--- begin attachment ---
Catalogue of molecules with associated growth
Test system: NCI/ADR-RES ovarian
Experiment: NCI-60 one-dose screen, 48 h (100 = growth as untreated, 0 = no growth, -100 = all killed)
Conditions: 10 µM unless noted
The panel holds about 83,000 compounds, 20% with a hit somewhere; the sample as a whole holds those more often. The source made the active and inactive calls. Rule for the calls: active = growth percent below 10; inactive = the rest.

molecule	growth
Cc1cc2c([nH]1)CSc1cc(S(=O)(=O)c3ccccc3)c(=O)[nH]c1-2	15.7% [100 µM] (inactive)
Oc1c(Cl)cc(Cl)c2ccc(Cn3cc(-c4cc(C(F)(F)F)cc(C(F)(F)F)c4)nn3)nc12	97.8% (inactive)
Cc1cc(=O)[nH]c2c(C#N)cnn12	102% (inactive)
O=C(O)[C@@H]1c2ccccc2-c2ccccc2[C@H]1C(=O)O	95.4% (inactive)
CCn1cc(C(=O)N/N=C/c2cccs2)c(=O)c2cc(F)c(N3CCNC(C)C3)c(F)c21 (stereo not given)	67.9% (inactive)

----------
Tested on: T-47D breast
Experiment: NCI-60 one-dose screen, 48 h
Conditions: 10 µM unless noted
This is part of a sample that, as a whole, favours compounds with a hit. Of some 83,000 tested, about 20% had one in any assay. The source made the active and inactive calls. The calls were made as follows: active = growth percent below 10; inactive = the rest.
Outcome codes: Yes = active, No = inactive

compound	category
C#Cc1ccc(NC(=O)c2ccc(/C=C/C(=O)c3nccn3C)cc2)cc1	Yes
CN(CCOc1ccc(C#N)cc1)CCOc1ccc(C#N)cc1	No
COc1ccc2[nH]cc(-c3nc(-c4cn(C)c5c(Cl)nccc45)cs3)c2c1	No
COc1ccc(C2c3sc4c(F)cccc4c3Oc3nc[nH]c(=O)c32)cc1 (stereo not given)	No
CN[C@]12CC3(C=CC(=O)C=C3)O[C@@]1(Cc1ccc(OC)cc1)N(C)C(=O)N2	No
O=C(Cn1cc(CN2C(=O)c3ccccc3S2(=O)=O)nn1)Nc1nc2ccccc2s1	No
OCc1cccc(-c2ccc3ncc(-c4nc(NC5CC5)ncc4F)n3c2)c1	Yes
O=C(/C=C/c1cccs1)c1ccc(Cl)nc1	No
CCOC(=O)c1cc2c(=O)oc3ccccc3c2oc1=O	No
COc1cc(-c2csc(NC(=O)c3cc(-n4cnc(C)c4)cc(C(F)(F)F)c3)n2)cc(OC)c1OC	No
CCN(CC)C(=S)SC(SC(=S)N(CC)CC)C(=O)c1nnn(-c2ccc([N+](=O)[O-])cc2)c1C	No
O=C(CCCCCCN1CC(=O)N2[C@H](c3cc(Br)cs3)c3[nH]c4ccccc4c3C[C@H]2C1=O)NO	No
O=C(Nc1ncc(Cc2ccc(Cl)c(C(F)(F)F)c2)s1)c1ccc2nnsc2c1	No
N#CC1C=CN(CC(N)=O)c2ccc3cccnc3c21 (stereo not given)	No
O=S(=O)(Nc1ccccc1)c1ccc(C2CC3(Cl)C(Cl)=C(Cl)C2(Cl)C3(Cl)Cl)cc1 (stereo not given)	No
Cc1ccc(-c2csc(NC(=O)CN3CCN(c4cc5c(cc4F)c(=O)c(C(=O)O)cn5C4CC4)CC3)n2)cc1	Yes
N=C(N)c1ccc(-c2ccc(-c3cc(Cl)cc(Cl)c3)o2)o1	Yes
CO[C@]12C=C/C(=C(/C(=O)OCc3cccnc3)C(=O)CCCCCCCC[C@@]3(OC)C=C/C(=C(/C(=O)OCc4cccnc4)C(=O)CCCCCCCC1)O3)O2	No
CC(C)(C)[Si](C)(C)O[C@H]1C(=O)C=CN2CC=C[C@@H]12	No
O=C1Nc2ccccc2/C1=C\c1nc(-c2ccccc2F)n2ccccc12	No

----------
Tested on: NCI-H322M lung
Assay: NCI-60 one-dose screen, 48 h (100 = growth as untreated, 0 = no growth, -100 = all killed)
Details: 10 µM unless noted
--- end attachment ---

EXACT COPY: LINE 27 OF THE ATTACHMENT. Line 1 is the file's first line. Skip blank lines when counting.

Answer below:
CCOC(=O)c1cc2c(=O)oc3ccccc3c2oc1=O	No